A – Funny you asked this because last night I particularly noticed the super rookie Leaf player, Auston Matthews, taking a whiff of the salts. BTW, Leafs lost the game to Columbus….
First, let’s be clear of what we’re discussing.
Smelling salts, also referred to as ammonia inhalants can come in packets about the size of small tootsie rolls. The usual active compound is ammonium carbonate and when released causes the muscles that control breathing to work faster.
Use by Hockey Players
The subject of it’s fairly common usage by NHL hockey players has certainly been publicized in the print.
In March 2016 there was a Sports Illustrated article (see here). And in 2014, the New England Sports Network (NESN) published a very funny article that included a GIF showing Phil Kessel’s reaction to inhaling the product (here).
Coyotes veteran Shane Doan, who, according to the article, says he hasn’t used them in three years, compared the experience to a quick window wipe at the gas pump, flushing out eyes weary from the road or the rink’s fluorescent lights.”
Use by Runners ?
You"ll often see track sprinters slapping themselves on the legs or face before the start of a race, with the aim of arousing themselves for the very intense effort ahead; but I've never seen a sprinter use smelling salts in the final moments before going to the blocks.
One might think that sprinters would be apt to employ the salts but then it’s very important for the sprinter to be calmly focusing on responding to the starter’s instructions and reacting to the gun; so taking a whiff of salts just before going to the blocks might risk undermining this process.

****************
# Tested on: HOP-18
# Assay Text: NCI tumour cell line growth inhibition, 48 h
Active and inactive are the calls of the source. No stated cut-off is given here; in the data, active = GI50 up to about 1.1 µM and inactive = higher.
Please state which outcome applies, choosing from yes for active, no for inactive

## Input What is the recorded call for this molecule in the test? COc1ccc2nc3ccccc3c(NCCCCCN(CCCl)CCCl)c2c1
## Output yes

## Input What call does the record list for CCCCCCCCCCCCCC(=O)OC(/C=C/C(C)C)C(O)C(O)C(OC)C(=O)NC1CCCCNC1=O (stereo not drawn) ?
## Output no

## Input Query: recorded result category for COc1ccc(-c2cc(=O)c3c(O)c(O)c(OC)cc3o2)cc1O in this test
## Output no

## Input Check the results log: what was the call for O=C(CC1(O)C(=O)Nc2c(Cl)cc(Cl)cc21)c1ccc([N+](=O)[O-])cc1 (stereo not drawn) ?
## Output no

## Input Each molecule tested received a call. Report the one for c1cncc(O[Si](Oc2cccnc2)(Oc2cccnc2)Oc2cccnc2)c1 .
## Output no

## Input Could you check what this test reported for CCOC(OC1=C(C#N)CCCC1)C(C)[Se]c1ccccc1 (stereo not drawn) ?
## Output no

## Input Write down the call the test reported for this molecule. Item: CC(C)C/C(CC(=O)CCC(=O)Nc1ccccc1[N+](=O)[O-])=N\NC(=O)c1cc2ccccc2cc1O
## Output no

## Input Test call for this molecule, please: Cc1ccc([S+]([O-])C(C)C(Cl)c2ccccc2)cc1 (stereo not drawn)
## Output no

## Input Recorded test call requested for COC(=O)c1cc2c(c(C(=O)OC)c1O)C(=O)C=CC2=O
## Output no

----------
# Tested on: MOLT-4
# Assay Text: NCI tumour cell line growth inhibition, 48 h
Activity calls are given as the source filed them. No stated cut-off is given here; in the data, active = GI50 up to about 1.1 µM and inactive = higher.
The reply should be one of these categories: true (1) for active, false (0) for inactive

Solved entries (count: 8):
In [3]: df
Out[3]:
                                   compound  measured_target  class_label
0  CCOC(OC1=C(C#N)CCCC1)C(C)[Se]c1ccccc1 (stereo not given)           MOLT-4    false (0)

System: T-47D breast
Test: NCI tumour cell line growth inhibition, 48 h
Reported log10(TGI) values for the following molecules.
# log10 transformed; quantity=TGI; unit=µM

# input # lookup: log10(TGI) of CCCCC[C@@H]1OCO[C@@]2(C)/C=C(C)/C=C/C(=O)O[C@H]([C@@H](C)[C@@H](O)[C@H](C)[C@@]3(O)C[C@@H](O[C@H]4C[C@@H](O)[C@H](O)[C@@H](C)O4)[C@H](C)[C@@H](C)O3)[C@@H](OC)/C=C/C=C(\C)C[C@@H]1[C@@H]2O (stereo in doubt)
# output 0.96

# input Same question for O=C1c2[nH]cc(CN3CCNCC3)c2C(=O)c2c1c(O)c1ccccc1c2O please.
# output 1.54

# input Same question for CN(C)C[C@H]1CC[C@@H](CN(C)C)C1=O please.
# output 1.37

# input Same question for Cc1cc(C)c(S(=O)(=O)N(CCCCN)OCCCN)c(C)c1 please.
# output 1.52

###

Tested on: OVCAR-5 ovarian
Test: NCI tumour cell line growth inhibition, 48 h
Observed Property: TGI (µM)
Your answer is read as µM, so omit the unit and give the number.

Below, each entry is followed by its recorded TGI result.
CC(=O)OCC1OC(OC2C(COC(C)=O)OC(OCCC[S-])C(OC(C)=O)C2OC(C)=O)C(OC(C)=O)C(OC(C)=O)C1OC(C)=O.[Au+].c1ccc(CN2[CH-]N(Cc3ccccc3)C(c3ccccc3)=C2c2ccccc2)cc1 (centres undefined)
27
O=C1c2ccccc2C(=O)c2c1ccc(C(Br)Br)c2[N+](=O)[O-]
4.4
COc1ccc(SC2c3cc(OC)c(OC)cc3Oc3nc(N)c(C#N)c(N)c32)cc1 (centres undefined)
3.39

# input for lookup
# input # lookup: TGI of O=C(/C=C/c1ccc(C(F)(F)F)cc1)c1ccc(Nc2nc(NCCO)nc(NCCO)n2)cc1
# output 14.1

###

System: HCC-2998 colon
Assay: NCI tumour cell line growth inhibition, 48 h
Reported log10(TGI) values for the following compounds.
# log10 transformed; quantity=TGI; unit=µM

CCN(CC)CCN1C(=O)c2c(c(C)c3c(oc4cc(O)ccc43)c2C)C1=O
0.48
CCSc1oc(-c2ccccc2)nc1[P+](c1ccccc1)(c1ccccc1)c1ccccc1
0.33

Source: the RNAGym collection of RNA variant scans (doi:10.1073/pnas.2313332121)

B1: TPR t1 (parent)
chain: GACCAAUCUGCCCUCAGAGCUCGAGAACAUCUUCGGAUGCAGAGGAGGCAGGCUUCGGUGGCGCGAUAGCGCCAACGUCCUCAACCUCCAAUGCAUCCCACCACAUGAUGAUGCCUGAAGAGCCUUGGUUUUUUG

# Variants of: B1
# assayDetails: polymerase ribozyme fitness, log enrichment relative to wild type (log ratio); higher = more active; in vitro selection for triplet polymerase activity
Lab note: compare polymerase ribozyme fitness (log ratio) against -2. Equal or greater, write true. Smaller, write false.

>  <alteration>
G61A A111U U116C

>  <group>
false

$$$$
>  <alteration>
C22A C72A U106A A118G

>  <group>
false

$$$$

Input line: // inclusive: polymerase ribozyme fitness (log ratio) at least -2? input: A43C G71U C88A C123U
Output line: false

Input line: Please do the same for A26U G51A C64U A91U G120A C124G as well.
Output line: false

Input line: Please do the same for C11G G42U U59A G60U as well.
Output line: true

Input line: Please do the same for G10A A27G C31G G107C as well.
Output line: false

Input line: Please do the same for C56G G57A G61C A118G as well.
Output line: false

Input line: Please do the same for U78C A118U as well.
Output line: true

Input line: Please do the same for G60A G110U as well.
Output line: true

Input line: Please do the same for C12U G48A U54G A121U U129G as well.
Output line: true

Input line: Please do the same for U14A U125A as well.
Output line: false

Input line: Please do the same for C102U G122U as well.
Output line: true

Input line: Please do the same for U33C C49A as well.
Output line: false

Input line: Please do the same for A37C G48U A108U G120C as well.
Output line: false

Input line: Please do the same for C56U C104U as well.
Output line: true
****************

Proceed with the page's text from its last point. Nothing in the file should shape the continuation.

And as for the long distance runners, there's a huge difference between a hockey player's 40 second shift and a 40+ km. marathon lasting hours.That you haven’t seen any of the top marathoners imbibe is a strong indicator that the salts are not deemed to enhance performance. After all, as has been demonstrated coaches and athletes are forever exploring anything that might give an edge. Besides, the last thing you want to do is get over aroused risking too fast a pace in the beginning.
In fact, the only item I’ve come across is some lay speculation that the woman’s gold medalist in the 2008 Bejiing Olympic Marathon, Constantina Tomescu-Dita, of Romania, at age 38, may have inhaled smelling salts in the latter stages of the marathon (see here), but I haven’t seen any verification for this. BTW, it's not and illegal substance.
I’ve scoured the scientific literature and I’ve only come across two recent studies on this topic:
The first is a student’s Master thesis study conducted with young (early 20s) men and women at Old Dominion University, in Norfolk, Virginia, entitled,
The effects of pre-maximal exertion inhalation of ammonia and the performance effects during deadlift maximal tests (abstract here).
And the conclusion was that within the limitations of this study, there is no basis for the support of ammonia inhalation to improve 1-RM efforts in training, competition, or any other circumstance.
Cerebrovascular, cardiovascular and strength responses to acute ammonia inhalation (abstract here) .
Fifteen healthy males completed two trials.Trial one investigated cerebral artery blood flow velocity, heart rate and arterial pressure response to ammonia inhalation. During trial two, participants performed a maximal single mid-thigh pull (MTP) .